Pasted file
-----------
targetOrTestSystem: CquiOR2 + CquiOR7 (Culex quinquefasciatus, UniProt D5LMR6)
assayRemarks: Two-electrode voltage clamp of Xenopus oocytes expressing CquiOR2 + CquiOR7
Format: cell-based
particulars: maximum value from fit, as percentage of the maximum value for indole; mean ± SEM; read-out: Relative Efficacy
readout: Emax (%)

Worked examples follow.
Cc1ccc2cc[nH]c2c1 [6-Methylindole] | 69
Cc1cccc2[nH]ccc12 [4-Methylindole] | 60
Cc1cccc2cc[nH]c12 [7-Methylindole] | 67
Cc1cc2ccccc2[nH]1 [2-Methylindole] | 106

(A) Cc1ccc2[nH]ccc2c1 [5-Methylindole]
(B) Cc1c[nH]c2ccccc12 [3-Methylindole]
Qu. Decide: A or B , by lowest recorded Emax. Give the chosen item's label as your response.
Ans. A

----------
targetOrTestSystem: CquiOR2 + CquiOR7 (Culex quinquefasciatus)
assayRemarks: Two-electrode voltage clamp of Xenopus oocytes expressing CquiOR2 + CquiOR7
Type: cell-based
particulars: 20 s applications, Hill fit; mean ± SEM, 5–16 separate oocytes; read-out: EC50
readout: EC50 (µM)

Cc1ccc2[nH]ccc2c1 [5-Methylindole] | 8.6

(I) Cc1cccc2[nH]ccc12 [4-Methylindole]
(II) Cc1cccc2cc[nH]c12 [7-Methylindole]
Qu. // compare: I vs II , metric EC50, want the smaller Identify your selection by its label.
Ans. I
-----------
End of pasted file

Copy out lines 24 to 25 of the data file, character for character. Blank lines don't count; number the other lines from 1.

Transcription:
Qu. // compare: I vs II , metric EC50, want the smaller Identify your selection by its label.
Ans. I